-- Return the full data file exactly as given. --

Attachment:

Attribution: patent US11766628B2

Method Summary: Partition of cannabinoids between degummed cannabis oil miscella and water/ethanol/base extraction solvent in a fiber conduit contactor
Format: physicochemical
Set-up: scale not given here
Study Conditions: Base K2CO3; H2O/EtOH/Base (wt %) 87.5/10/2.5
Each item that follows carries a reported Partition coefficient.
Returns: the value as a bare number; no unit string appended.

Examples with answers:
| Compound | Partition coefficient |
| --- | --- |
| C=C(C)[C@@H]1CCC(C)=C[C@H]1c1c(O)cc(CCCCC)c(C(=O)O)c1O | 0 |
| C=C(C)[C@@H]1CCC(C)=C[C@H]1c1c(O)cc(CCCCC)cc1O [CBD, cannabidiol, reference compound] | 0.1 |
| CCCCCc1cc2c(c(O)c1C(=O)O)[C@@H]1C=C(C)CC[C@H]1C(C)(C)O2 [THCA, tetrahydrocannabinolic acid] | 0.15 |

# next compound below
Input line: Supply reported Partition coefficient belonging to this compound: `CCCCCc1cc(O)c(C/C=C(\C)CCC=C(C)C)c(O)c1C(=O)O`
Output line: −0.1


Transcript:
Attribution: patent US11766628B2

Method Summary: Partition of cannabinoids between degummed cannabis oil miscella and water/ethanol/base extraction solvent in a fiber conduit contactor
Format: physicochemical
Set-up: scale not given here
Study Conditions: Base K2CO3; H2O/EtOH/Base (wt %) 87.5/10/2.5
Each item that follows carries a reported Partition coefficient.
Returns: the value as a bare number; no unit string appended.

Examples with answers:
| Compound | Partition coefficient |
| --- | --- |
| C=C(C)[C@@H]1CCC(C)=C[C@H]1c1c(O)cc(CCCCC)c(C(=O)O)c1O | 0 |
| C=C(C)[C@@H]1CCC(C)=C[C@H]1c1c(O)cc(CCCCC)cc1O [CBD, cannabidiol, reference compound] | 0.1 |
| CCCCCc1cc2c(c(O)c1C(=O)O)[C@@H]1C=C(C)CC[C@H]1C(C)(C)O2 [THCA, tetrahydrocannabinolic acid] | 0.15 |

# next compound below
Input line: Supply reported Partition coefficient belonging to this compound: `CCCCCc1cc(O)c(C/C=C(\C)CCC=C(C)C)c(O)c1C(=O)O`
Output line: −0.1